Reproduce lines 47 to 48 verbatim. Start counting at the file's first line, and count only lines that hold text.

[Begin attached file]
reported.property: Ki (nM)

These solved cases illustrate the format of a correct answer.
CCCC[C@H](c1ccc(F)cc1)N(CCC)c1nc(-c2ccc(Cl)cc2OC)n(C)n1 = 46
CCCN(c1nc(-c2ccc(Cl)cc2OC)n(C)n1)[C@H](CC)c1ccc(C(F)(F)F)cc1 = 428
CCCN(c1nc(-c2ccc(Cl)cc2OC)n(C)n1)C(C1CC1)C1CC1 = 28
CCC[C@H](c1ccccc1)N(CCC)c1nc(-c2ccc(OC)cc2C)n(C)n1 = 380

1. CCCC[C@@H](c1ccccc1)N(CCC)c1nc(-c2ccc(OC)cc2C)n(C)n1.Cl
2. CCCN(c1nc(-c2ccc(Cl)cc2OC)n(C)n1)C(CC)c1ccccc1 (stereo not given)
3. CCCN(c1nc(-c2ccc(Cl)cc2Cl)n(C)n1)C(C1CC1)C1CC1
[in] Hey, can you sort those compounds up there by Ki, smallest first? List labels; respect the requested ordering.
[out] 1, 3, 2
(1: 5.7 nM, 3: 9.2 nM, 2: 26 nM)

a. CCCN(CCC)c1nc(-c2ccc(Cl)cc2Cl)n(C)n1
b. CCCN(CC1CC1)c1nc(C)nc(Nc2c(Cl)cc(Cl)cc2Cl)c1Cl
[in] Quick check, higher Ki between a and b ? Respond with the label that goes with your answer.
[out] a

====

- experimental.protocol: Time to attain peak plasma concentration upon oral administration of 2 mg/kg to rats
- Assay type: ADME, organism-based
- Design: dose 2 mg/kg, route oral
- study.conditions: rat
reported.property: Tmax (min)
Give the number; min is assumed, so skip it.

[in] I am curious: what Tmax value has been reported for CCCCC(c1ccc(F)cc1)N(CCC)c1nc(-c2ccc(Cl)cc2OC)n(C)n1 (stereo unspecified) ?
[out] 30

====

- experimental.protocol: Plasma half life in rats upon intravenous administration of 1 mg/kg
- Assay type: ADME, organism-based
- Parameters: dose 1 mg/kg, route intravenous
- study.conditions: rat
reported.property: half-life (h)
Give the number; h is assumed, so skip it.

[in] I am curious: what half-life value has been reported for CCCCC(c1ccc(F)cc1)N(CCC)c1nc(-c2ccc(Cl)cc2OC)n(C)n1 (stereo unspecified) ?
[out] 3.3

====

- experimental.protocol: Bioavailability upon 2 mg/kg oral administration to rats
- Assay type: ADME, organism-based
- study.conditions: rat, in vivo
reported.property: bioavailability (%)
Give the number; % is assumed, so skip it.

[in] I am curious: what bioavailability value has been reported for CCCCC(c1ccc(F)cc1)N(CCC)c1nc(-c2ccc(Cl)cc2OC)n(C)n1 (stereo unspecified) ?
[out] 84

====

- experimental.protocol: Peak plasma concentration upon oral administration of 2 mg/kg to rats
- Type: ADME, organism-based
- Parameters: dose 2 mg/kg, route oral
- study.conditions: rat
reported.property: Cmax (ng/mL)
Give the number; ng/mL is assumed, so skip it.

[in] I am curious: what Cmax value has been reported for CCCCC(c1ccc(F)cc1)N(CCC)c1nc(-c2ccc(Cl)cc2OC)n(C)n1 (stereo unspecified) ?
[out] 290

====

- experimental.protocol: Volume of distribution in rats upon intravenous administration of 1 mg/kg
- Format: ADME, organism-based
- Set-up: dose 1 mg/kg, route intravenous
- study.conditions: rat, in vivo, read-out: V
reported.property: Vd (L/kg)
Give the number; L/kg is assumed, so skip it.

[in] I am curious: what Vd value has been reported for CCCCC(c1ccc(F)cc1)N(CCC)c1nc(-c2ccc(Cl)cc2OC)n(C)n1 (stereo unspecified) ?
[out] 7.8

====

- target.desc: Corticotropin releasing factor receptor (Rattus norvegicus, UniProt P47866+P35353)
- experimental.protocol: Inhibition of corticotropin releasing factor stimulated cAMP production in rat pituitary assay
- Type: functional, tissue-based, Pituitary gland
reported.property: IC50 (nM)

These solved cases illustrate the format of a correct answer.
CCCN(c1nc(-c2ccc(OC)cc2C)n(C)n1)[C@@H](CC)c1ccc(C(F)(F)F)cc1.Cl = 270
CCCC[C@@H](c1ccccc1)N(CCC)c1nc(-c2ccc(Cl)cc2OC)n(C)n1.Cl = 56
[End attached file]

- study.conditions: rat
reported.property: Cmax (ng/mL)